As an example, let’s look at B&H Publishing’s website. B & H publishes the Christian Standard Bible. Here are the steps:

Step 1: Visit the website at https://www.bhpublishinggroup.com/.

Step 2: Scroll down to bottom of home page to the “About Us.”

Step 3: Click on the last link, “Privacy Policy & Terms.”

Step 4: Read the “Privacy Policy & Terms” page.

Step 5: Click on “here” under the Licensing and Policy Requests section.

Step 6: Click on “To Use or Publish a B & H product.”

Step 7: Fill out the form and submit.

This is how to get permission from B & H Publishing. Other Bible publishers use a similar procedure.

Till next week, friends. Keep tapping away on those laptop keys!

Books

When to Stop Revising Your Novel

Author’s  Note: This is a revised post.

 

church portrait 6

What is the key to literary excellence? Revision, of course. However, the time comes when we must tell ourselves to stop. We can get so hooked on revision that we never submit our manuscripts to agents and publishers. I know, because I’ve had this problem. Like most writers, I love playing with words.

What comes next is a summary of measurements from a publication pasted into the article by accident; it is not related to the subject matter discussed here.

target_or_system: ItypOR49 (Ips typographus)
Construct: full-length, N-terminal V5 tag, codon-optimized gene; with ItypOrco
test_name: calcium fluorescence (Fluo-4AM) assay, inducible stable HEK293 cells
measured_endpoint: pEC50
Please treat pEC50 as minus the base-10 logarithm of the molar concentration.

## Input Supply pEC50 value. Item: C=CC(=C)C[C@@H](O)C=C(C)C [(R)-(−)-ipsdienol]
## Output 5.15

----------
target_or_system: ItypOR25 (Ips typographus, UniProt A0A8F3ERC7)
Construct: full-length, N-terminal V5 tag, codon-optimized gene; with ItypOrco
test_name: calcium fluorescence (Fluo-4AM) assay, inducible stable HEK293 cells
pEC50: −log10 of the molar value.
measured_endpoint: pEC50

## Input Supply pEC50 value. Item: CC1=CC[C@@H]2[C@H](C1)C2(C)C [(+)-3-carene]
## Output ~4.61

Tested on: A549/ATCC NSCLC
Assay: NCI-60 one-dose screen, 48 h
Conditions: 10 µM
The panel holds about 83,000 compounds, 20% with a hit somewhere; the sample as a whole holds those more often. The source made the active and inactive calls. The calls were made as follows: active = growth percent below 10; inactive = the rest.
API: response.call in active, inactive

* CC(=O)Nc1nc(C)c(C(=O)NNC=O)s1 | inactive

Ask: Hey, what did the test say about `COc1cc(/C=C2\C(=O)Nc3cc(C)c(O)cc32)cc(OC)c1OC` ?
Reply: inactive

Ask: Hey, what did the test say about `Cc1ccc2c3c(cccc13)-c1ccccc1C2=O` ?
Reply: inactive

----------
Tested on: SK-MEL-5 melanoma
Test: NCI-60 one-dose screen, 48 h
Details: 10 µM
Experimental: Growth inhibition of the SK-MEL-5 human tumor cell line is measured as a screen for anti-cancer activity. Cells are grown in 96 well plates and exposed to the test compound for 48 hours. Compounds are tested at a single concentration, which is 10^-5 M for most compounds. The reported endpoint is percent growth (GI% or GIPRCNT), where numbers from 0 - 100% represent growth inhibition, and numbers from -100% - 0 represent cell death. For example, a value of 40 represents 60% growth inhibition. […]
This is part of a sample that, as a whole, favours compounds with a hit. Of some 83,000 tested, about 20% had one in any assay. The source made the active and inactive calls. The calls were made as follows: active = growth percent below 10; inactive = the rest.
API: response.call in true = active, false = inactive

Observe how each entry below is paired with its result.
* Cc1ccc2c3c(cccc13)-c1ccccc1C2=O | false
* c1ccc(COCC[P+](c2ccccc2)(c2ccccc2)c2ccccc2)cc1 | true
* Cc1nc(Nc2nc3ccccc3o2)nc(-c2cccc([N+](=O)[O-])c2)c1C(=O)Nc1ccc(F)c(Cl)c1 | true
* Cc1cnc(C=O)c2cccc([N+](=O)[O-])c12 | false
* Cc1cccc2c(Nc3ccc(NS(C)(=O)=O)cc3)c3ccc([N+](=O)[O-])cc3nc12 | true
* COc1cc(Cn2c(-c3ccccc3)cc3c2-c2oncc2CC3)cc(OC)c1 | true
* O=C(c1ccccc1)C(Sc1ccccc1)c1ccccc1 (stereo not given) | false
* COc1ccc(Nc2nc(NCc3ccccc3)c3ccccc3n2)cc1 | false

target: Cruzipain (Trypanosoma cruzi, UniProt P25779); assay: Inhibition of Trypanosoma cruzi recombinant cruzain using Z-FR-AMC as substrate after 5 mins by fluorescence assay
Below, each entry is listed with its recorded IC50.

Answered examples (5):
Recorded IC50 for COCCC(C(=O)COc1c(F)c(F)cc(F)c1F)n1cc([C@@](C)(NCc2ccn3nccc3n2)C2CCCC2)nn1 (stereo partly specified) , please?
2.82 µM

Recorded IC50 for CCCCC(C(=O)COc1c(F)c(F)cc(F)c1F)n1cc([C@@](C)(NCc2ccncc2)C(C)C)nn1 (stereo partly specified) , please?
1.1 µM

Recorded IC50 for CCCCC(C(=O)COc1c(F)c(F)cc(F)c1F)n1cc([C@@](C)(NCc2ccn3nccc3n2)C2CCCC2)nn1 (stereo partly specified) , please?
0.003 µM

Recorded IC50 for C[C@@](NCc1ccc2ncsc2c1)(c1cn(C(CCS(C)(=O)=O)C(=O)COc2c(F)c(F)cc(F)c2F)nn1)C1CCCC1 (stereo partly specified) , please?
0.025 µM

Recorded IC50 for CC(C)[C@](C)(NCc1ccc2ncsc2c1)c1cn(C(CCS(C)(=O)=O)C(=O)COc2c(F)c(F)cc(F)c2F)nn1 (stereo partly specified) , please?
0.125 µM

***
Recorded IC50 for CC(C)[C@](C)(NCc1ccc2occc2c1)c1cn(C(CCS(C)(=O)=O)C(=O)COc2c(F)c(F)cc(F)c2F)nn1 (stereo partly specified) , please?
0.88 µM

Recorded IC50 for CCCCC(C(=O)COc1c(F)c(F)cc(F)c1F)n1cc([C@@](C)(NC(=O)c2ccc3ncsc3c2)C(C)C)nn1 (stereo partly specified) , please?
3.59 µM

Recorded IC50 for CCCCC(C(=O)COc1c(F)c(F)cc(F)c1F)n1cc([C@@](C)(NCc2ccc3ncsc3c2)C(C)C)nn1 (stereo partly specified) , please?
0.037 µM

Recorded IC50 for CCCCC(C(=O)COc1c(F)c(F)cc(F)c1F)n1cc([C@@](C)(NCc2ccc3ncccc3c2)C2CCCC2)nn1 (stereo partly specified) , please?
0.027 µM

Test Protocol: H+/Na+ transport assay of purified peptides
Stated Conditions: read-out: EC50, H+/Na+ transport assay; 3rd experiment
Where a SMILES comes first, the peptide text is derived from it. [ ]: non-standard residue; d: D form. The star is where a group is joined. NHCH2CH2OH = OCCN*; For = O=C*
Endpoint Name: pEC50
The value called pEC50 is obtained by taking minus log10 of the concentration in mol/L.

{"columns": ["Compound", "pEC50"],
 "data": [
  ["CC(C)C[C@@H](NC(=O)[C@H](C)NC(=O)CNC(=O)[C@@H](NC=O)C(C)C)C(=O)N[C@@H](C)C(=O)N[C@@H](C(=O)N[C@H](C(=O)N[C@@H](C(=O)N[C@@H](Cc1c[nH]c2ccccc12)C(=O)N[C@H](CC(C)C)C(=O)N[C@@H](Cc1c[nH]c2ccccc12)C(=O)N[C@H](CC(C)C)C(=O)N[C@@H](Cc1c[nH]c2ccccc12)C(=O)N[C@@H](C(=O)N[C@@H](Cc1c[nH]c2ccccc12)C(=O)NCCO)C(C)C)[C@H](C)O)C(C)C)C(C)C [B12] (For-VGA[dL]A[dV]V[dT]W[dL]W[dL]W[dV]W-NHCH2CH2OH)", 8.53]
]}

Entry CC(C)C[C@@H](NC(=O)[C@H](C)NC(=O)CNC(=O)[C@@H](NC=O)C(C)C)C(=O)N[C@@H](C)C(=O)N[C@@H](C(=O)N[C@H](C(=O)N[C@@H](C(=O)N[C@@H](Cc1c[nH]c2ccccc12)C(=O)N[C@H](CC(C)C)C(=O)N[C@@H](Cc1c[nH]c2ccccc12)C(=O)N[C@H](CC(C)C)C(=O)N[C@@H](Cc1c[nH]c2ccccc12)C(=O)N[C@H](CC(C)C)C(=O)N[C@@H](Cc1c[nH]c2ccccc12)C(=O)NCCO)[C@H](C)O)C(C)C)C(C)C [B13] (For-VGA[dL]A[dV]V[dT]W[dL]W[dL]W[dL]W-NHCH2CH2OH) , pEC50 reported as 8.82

How do we know when to stop revising ? Here are a few tips.

1. When we’re tired of looking at/reading our manuscript after multiple revisions. This isn’t always a sign that we’re finished, but it might be. Put the work aside for a day or two, then return to it and look for any major problems we may have missed. See any? If so, we’re not done yet.

2. When all the major problems with our work have been corrected, such as openings, endings, scenes, characterization, plot, etc., our revision has reached its end.

3. When we’re just finding minor issues, such as punctuation errors and typos, after the major editing has finished. These minor errors must all be corrected, of course.

4. After we’ve let someone whose judgement we trust read our manuscript, who gives us honest feedback and advice for improving  our work. Be sure whoever gives the advice is qualified to give it, though. Don’t approach just any person for it.